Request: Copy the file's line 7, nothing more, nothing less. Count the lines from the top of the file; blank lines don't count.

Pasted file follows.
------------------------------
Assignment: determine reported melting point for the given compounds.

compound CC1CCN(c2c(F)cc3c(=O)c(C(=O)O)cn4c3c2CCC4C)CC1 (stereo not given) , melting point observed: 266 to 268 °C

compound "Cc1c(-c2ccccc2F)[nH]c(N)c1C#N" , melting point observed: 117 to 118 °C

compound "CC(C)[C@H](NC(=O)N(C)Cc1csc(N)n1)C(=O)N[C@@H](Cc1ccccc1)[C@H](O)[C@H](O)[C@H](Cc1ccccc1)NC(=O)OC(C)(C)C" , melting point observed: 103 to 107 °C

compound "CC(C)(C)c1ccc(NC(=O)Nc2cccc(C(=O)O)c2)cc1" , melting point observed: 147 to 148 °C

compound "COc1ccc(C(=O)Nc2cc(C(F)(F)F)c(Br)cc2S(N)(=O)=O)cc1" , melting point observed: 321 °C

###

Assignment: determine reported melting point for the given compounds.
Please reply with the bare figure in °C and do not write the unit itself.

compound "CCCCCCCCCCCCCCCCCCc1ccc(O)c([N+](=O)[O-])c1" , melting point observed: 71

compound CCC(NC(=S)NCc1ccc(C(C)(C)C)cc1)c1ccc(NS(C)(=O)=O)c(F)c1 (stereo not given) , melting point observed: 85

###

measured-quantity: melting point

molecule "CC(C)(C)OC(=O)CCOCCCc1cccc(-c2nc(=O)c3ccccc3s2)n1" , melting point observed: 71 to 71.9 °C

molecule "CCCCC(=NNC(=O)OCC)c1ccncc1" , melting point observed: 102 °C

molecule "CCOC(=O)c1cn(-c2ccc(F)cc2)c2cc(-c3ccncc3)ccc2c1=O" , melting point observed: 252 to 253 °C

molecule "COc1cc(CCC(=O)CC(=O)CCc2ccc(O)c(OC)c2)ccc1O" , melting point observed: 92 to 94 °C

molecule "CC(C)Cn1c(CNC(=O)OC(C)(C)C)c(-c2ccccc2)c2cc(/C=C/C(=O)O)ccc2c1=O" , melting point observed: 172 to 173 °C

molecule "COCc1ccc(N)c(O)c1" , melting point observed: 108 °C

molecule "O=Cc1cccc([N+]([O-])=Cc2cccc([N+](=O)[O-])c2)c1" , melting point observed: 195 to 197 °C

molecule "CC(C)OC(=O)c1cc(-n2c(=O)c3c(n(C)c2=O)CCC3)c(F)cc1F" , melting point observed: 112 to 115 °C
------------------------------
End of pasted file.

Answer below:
###